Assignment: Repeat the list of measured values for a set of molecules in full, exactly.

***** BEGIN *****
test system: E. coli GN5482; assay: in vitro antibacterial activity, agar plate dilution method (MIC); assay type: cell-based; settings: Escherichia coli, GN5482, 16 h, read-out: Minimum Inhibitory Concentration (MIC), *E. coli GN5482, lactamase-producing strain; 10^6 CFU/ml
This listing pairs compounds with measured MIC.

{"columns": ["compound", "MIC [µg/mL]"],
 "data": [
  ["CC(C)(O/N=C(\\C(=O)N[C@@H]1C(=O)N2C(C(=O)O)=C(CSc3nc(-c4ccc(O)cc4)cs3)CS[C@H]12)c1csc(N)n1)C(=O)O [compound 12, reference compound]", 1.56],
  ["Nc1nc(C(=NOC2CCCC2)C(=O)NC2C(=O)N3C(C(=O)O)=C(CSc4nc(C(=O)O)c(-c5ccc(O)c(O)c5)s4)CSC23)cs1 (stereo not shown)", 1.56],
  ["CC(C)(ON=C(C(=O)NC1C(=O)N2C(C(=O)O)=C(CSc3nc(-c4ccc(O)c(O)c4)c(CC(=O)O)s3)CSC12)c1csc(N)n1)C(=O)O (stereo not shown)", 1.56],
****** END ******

test system: E. coli GN5482; assay: in vitro antibacterial activity, agar plate dilution method (MIC); assay type: cell-based; settings: Escherichia coli, GN5482, 16 h, read-out: Minimum Inhibitory Concentration (MIC), *E. coli GN5482, lactamase-producing strain; 10^6 CFU/ml
This listing pairs compounds with measured MIC.

{"columns": ["compound", "MIC [µg/mL]"],
 "data": [
  ["CC(C)(O/N=C(\\C(=O)N[C@@H]1C(=O)N2C(C(=O)O)=C(CSc3nc(-c4ccc(O)cc4)cs3)CS[C@H]12)c1csc(N)n1)C(=O)O [compound 12, reference compound]", 1.56],
  ["Nc1nc(C(=NOC2CCCC2)C(=O)NC2C(=O)N3C(C(=O)O)=C(CSc4nc(C(=O)O)c(-c5ccc(O)c(O)c5)s4)CSC23)cs1 (stereo not shown)", 1.56],
  ["CC(C)(ON=C(C(=O)NC1C(=O)N2C(C(=O)O)=C(CSc3nc(-c4ccc(O)c(O)c4)c(CC(=O)O)s3)CSC12)c1csc(N)n1)C(=O)O (stereo not shown)", 1.56],